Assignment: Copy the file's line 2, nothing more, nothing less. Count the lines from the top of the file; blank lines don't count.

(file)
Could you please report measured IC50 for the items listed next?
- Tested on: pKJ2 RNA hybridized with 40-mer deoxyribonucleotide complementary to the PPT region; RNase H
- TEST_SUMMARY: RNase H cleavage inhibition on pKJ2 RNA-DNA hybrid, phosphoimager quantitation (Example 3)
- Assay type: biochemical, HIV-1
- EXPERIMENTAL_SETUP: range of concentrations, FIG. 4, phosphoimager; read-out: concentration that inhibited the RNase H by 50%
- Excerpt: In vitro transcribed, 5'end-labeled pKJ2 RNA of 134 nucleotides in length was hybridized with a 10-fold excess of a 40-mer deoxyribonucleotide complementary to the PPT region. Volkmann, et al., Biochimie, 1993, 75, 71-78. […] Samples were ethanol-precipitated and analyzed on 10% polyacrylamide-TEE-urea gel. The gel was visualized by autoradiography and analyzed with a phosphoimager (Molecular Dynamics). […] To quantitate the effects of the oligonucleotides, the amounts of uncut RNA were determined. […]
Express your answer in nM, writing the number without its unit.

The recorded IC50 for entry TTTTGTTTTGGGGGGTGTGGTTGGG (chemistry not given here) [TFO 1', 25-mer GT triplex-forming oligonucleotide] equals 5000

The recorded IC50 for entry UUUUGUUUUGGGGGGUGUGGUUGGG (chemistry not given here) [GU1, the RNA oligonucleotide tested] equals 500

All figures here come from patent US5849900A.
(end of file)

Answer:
- Tested on: pKJ2 RNA hybridized with 40-mer deoxyribonucleotide complementary to the PPT region; RNase H